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Panel Discussion Examines Roadblocks to Becoming a Doctor

February 15, 2024

At the Wadsworth Athenaeum in Hartford, an impactful movie screening brought together a panel of HHC providers to discuss ways to bring awareness and change to the obstacles facing Black men (and women) in their path to becoming doctors.

Dale Okorodudu, MD, a critical care specialist at the University of Texas Southwestern Medical Center, started Black Men in White Coats, a movement which includes short videos, a podcast and events, to raise awareness about the lack of diversity in U.S. medical schools. He is an executive producer on the documentary, which examines how the white coat represents a glass ceiling for Black men and how it impacts community health. He attended the screening, which was held as part of Hartford HealthCare’s observance of Black History Month.

In 1900, when 11.6% of the nation’s population was Black, 1.3% of physicians were Black. In 1940, when 9.7% of the total population was Black, 2.8% of physicians were Black — 2.7% of were Black men and 0.1% were Black women.

By 2018, when 12.8% of the total population was Black, 5.4% of U.S. physicians were Black — 2.6% Black men and 2.8% Black women. So, the proportion of Black male doctors hasn’t increased in over 120 years. This was the impetus for change.

The film, “Black Men in White Coats,” touches on how some health outcomes were previously blamed on genetics or personal responsibility. Now, there is an understanding that health outcomes can depend more on the neighborhood where you live rather than the code of your DNA.

Life expectancy in the impoverished North End of Hartford, for example is 10 years less than in more affluent West Hartford, just 4.3 miles away.

After showing the documentary, Dr. Okorodudu and a panel of Hartford Hospital doctors, moderated by Javeed Sukhera, MD, PhD, chief of psychiatry at Hartford Hospital and chair of psychiatry at the Institute of Living, discussed how Hartford HealthCare supports diversity and how their backgrounds affect their own lives and careers.

Dr. Okorodudu also points out that having doctors who look like their patients, much like students having teachers who look like them, improves health outcomes for individual patients and communities.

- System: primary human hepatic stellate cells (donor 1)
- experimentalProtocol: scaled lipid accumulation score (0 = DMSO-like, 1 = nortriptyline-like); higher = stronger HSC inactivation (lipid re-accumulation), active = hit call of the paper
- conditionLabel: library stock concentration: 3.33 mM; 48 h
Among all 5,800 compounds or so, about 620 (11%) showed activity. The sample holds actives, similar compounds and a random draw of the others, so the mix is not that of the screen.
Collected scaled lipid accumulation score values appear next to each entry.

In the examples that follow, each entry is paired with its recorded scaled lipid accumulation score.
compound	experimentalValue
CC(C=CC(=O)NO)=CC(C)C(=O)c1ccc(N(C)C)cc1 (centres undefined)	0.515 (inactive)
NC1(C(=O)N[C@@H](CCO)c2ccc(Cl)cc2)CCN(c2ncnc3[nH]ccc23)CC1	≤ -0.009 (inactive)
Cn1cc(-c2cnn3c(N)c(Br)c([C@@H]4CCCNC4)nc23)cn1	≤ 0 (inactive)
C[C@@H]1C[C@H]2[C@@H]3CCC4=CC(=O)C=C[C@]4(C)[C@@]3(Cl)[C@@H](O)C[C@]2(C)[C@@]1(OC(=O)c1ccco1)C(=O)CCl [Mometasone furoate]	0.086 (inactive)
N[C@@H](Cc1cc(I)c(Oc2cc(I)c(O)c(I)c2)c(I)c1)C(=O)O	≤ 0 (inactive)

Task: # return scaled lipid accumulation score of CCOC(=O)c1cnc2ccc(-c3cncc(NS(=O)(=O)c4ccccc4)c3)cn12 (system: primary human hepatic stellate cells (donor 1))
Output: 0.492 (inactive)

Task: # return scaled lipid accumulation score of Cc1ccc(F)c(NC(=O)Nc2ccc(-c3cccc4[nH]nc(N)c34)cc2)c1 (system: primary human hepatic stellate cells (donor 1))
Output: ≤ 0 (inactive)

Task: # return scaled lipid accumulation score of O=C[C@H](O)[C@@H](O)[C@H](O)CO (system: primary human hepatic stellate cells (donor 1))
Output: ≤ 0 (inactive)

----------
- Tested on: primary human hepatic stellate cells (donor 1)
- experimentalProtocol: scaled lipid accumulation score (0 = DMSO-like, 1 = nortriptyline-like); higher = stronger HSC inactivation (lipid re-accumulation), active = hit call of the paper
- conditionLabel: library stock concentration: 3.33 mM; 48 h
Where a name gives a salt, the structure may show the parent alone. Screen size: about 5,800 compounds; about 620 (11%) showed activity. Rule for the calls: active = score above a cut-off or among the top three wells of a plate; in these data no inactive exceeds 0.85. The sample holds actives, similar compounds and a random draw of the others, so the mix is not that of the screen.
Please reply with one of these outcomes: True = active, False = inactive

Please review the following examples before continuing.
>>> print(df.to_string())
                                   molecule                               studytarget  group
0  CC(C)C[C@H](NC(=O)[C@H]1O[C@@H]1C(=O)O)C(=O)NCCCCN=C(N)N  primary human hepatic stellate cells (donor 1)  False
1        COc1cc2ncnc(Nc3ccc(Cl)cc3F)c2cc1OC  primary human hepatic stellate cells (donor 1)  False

Top takeaways

  • Fewer than 6% of doctors are Black. Whether it is lack of community support, the high cost of education or other barriers, a host of challenges have led to lower numbers of Black people in the medical field.
  • The importance of role models. Hartford Hospital emergency physician Cynthia Price, MD, said she works hard to be visible in the Black community. “We have professional jobs, my children call them ‘shiny’ jobs,” Dr. Price said. “But I still get my hair done in North Hartford and might grab food there at a Jamaican patty storefront.”
  • The need for mentorship and support before medical school, during residency and in established practice. Kesley Joseph, MD, Department of Medicine, Hartford Hospital, said support might include scholarships for medical education and leadership skills training and other development opportunities once doctors are in practice.
  • Linking workforce diversity to health equity. Trevor Sutton, MD, Department of Anesthesia, Hartford Hospital, recognized Hartford HealthCare’s efforts to promote diversity, equity and inclusion.
    “We need to elevate the conversation, and link the interest in diversity to health equity,” Dr. Sutton said. “People engaged in this work will rise to the top of an equitable, diverse learning community.”

Black Men in White Coats was co-sponsored by the HHC departments of Academic Affairs, Human Experience and the Center for Equity, as well as the Hartford Hospital Department of Medicine. Similar screenings are planned across our system later this year.

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